%
for i=1:m
h(i)=0.1/2^(i-1);
[x(i), y(i)]=eulerverify(0,1,1,h(i));
end
fprintf(’h=%3g, xend-1=%3g, yend-2=%3g\n’,h(m),x(m)-1,y(m)-2)
loglog(h, abs(y-2), ’r-.’,’LineWidth’,2);
xlabel(’h’); ylabel(’error’); axis([10^(-10) 1 10^(-12) 1]);
hold on; CurrentFig=gcf; WinOnTop(CurrentFig);
%
input(’\nHit return to plot a reference line of slope 1’);
%
loglog(h, h, ’b-’,’LineWidth’,2);
%
input(’\nHit return to use a step size of h=1/2^m’);
%
% Use step sizes that can he stored exactly
%
for i=1:m
H(i)=1/2^(i+2);
[X(i), Y(i)]=eulerverify(0,1,1,H(i));
end
fprintf(’h=%3g, xend-1=%3g, yend-2=%3g\n’,H(m),X(m)-1,Y(m)-2)
loglog(H, abs(Y-2), ’k--’,’LineWidth’,2);
%
input(’\nHit return to obtain an estimate of the error’);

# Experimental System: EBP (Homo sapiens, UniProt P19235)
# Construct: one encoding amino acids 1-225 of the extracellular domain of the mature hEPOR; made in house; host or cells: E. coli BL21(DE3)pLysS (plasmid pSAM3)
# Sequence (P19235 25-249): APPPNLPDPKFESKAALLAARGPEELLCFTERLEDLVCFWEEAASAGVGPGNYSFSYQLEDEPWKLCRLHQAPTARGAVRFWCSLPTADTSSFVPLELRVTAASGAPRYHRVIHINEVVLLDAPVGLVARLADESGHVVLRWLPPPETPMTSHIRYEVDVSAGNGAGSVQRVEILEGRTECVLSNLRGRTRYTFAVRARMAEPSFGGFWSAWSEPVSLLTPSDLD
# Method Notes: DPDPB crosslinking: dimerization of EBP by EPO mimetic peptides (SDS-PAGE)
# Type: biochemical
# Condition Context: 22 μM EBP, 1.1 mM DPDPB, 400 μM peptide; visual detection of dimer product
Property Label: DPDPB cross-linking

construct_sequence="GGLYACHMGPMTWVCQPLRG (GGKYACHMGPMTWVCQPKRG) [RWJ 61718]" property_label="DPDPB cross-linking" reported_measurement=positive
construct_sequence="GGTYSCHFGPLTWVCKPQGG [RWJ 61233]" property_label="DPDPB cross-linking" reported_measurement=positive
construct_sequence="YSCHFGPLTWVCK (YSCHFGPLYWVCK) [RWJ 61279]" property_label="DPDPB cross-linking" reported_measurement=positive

%
loglog(h(1:m-1),abs(y(2:m)-y(1:m-1)),’m:’,’LineWidth’,3);
%
input(’\nHit return to obtain extrapolated solutions’);
%
top=round(3*m/4);
loglog(h(1:top-1),abs(2*y(2:top)-y(1:top-1)-2),’r-.’,’LineWidth’,2);
loglog(h(1:top-1),abs(2*Y(2:top)-Y(1:top-1)-2),’k--’,’LineWidth’,2);
%
input(’\nHit return to plot a reference line of slope 2’);
%
loglog(h(1:m-1), 3*h(1:m-1).^2, ’b-’,’LineWidth’,2);
hold off; print -depsc eulerverify

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5 Gaussian Elimination

5.0 Introduction

One of the aims of this section is to write a slightly longer piece of Matlab code, showing how it can
be constructed piece by piece. It is generally easier to write a basic code, and then refine it to make it
more sophisticated.

Remark. This section also illustrates how to write a standard method, in this case [a very close relative
of] Gaussian elimination, in a neater algorithmic form using matrices. Needless to say, matrices are
important; as the abstract of a research seminar given this time last year put it:
‘Functions of matrices are widely used in science, engineering and the social sciences, due
to the succinct and insightful way they allow problems to be formulated and solutions
to be expressed. New applications involving matrix functions are regularly being found,